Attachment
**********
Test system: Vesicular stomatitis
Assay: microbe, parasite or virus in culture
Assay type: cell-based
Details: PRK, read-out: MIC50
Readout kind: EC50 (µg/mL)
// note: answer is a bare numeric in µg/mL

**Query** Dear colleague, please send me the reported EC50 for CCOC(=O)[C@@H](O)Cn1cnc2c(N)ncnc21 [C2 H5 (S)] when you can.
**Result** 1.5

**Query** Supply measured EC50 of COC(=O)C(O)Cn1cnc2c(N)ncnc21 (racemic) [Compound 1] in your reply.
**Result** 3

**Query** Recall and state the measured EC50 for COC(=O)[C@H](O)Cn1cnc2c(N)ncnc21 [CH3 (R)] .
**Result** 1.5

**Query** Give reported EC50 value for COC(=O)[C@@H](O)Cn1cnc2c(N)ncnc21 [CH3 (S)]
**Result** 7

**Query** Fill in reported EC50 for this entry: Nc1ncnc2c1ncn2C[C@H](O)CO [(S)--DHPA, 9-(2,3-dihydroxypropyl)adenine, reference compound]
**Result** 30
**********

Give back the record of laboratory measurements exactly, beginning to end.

Test system: Vesicular stomatitis
Assay: microbe, parasite or virus in culture
Assay type: cell-based
Details: PRK, read-out: MIC50
Readout kind: EC50 (µg/mL)
// note: answer is a bare numeric in µg/mL

**Query** Dear colleague, please send me the reported EC50 for CCOC(=O)[C@@H](O)Cn1cnc2c(N)ncnc21 [C2 H5 (S)] when you can.
**Result** 1.5

**Query** Supply measured EC50 of COC(=O)C(O)Cn1cnc2c(N)ncnc21 (racemic) [Compound 1] in your reply.
**Result** 3

**Query** Recall and state the measured EC50 for COC(=O)[C@H](O)Cn1cnc2c(N)ncnc21 [CH3 (R)] .
**Result** 1.5

**Query** Give reported EC50 value for COC(=O)[C@@H](O)Cn1cnc2c(N)ncnc21 [CH3 (S)]
**Result** 7

**Query** Fill in reported EC50 for this entry: Nc1ncnc2c1ncn2C[C@H](O)CO [(S)--DHPA, 9-(2,3-dihydroxypropyl)adenine, reference compound]
**Result** 30